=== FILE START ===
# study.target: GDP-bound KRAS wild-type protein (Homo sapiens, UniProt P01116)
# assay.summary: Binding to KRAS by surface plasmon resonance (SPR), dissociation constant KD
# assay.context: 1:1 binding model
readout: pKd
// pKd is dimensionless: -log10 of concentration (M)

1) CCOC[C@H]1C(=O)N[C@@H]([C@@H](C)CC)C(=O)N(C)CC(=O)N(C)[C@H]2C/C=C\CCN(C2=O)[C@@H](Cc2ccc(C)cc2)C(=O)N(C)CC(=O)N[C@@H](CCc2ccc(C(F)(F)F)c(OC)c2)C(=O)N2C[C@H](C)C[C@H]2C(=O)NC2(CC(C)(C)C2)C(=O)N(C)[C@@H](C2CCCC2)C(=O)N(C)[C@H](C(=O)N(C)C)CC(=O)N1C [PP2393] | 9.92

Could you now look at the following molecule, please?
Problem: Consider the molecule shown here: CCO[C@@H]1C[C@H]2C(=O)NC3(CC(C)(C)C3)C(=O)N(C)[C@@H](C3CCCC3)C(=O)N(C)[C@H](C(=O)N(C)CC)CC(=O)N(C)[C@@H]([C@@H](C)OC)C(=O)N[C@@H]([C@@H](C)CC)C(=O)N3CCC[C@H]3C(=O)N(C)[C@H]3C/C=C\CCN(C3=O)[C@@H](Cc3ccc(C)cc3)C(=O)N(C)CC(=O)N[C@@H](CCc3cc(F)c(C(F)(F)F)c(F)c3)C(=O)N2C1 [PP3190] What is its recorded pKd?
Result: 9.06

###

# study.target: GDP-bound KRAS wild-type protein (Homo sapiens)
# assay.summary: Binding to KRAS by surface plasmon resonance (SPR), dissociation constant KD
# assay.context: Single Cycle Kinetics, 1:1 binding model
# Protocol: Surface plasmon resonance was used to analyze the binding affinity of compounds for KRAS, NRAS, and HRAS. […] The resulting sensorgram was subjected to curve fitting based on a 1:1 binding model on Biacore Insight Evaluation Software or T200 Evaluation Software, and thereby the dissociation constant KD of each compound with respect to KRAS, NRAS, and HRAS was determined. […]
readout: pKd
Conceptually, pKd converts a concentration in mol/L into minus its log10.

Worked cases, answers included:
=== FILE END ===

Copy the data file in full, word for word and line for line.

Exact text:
# study.target: GDP-bound KRAS wild-type protein (Homo sapiens, UniProt P01116)
# assay.summary: Binding to KRAS by surface plasmon resonance (SPR), dissociation constant KD
# assay.context: 1:1 binding model
readout: pKd
// pKd is dimensionless: -log10 of concentration (M)

1) CCOC[C@H]1C(=O)N[C@@H]([C@@H](C)CC)C(=O)N(C)CC(=O)N(C)[C@H]2C/C=C\CCN(C2=O)[C@@H](Cc2ccc(C)cc2)C(=O)N(C)CC(=O)N[C@@H](CCc2ccc(C(F)(F)F)c(OC)c2)C(=O)N2C[C@H](C)C[C@H]2C(=O)NC2(CC(C)(C)C2)C(=O)N(C)[C@@H](C2CCCC2)C(=O)N(C)[C@H](C(=O)N(C)C)CC(=O)N1C [PP2393] | 9.92

Could you now look at the following molecule, please?
Problem: Consider the molecule shown here: CCO[C@@H]1C[C@H]2C(=O)NC3(CC(C)(C)C3)C(=O)N(C)[C@@H](C3CCCC3)C(=O)N(C)[C@H](C(=O)N(C)CC)CC(=O)N(C)[C@@H]([C@@H](C)OC)C(=O)N[C@@H]([C@@H](C)CC)C(=O)N3CCC[C@H]3C(=O)N(C)[C@H]3C/C=C\CCN(C3=O)[C@@H](Cc3ccc(C)cc3)C(=O)N(C)CC(=O)N[C@@H](CCc3cc(F)c(C(F)(F)F)c(F)c3)C(=O)N2C1 [PP3190] What is its recorded pKd?
Result: 9.06

###

# study.target: GDP-bound KRAS wild-type protein (Homo sapiens)
# assay.summary: Binding to KRAS by surface plasmon resonance (SPR), dissociation constant KD
# assay.context: Single Cycle Kinetics, 1:1 binding model
# Protocol: Surface plasmon resonance was used to analyze the binding affinity of compounds for KRAS, NRAS, and HRAS. […] The resulting sensorgram was subjected to curve fitting based on a 1:1 binding model on Biacore Insight Evaluation Software or T200 Evaluation Software, and thereby the dissociation constant KD of each compound with respect to KRAS, NRAS, and HRAS was determined. […]
readout: pKd
Conceptually, pKd converts a concentration in mol/L into minus its log10.

Worked cases, answers included: